Developing a “Missional Moleskine” to Understand the Community Around Your Church

Four years ago, I was leading a group from our church in the formation of a launch team for our first daughter church plant. In my series on “cultivating community contacts,” I shared about the “missional moleskine” (not to be confused with the memory moleskine).

When I started using the missional moleskine, I used it to gather all information from people I encountered in the daily rhythm of life. Such information included:

  • their name
  • when and where I met the person
  • what the person was doing
  • info to help me remember them
  • info from conversations about their life, beliefs, and experiences.

This information would then be used for ongoing prayer as well as plans to build on (cultivate) the encounters from the past. Here is how I explained it in 2008:

Once I have gathered this information, I leave room in my journal for future encounters. For example, if I cultivate a relationship with a server at a restaurant, I will schedule my eating around their work schedule and attempt to connect with them on a regular basis, building on the previous encounters and conversations. Each successive encounter would be dated and filled out, creating a chain of commentary hopefully leading to progress in loving them and leading them to Jesus. The end result is to chronicle the movement around the mission as we cultivate relationships with unbelievers and seek to sow the good seed of the gospel in their lives as a faithful witness and relentless commitment to advancing the cause of Christ. Other benefits include specifics for ongoing prayer and intercession and research/reflection for cultural exegesis, planning, and corporate strategies.

This year, I am focusing on making disciples through a renewed relational investment plan, and with that plan, and am reincorporating the missional moleskine with a few tweaks. The big thing I’m focusing on this year is incorporating “place” and “progression” in the investment “plan“. My goal is to see the missional moleskine turn into a travelogue for life in the city. It is tracing life on mission at home (first place), at work (second place), and in the community (third places). Living as a missionary is not about being special or additional but intentional, and the missional moleskine helps me map that out.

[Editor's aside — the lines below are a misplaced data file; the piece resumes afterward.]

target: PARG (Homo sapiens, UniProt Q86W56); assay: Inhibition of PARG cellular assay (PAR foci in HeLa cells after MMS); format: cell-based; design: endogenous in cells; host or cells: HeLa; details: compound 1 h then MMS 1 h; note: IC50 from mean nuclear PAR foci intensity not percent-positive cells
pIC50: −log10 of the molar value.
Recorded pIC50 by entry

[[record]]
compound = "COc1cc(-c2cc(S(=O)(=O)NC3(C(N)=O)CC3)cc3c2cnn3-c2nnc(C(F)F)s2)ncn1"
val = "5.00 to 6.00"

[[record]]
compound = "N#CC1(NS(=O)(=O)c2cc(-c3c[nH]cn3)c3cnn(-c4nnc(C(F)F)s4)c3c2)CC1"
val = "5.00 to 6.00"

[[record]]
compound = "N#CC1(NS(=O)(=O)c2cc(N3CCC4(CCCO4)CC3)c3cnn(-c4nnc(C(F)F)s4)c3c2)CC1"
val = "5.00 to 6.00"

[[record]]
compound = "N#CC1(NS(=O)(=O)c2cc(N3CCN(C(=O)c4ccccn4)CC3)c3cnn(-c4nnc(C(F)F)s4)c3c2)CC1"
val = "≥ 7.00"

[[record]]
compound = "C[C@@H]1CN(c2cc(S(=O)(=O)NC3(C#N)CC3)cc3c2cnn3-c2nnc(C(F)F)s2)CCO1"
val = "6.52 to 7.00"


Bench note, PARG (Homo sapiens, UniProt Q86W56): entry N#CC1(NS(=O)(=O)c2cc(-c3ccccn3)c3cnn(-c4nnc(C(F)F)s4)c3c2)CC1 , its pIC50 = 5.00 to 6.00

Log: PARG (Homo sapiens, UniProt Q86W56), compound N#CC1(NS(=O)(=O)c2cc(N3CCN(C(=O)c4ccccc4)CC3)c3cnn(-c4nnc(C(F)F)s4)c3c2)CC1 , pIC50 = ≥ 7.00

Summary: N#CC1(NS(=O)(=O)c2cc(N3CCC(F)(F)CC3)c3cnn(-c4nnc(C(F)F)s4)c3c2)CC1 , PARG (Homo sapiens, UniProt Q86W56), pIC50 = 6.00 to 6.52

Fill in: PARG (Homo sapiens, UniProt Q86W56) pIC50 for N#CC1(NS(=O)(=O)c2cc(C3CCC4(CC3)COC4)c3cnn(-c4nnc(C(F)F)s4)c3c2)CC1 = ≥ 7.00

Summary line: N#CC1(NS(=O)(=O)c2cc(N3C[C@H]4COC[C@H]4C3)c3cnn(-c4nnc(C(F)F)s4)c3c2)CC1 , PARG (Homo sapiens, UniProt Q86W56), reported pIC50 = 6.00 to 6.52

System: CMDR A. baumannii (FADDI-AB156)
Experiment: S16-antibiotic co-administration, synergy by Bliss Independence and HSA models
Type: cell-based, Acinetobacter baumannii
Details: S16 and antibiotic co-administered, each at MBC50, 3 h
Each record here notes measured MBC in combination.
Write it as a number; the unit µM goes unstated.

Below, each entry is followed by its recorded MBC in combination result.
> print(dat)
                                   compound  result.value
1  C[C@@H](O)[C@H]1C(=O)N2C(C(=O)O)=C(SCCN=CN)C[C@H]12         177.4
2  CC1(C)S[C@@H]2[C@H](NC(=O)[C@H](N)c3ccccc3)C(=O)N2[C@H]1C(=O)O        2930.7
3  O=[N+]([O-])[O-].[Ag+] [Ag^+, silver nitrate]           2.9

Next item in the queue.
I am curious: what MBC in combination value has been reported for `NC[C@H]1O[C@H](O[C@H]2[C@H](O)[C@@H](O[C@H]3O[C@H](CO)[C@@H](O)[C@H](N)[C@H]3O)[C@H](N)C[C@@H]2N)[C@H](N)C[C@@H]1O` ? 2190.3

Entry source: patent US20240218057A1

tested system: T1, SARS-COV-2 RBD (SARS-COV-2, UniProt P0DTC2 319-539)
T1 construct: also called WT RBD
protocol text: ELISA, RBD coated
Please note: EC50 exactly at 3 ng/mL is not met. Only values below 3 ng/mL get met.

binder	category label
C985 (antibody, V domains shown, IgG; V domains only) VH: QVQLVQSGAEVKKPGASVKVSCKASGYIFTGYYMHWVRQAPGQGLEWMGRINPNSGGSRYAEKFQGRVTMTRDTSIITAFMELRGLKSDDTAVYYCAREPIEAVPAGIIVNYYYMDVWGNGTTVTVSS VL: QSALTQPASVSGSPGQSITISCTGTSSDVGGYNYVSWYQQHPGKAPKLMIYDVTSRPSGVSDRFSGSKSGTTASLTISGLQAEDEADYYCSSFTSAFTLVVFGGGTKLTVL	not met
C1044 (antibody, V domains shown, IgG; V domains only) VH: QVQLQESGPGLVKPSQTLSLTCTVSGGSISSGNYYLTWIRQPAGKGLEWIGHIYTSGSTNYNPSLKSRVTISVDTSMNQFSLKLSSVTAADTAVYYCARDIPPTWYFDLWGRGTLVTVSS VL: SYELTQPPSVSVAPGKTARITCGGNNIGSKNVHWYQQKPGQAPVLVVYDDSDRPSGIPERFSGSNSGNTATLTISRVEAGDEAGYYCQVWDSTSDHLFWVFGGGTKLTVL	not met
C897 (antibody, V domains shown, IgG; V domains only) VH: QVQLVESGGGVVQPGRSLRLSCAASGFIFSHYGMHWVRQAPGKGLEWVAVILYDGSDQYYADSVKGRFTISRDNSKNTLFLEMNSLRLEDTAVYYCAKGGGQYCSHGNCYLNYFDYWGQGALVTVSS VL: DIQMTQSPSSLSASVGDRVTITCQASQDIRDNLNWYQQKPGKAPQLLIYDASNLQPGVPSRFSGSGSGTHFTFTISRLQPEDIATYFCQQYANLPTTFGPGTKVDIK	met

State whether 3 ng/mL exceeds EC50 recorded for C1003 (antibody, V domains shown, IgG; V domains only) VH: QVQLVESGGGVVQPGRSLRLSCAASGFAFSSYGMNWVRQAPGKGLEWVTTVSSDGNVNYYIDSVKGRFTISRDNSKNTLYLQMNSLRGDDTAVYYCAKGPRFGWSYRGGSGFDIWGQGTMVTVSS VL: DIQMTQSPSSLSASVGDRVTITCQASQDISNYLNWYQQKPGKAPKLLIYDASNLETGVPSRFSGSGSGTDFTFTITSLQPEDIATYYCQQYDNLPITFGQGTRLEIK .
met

By progress, I am talking about the establishment of relationships with non-Christians and investing in those relationships progressively over time. It is common knowledge that the majority of people whose lives are transformed by the gospel do so through a relationship. For me, this is ground zero for living on mission.  While this may sound really elementary and basic, the starting point has to be an honest one.

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ABOUT THE AUTHOR

Timmy Brister

My name is Timmy Brister. Those who know me call me Tim. Those who know me only from the Internet call me Timmy. I am 33 years old, the husband of Dusti (for nine years) and the father of Nolan, Aiden, and one on the way. I am a pastor and elder of Grace Baptist Church, founder/director of the PLNTD Network, director of The Haiti Collective, organizer for Band of Bloggers, and creator of P2R (Partnering to Remember) and the Memory Moleskine.

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Recent Comments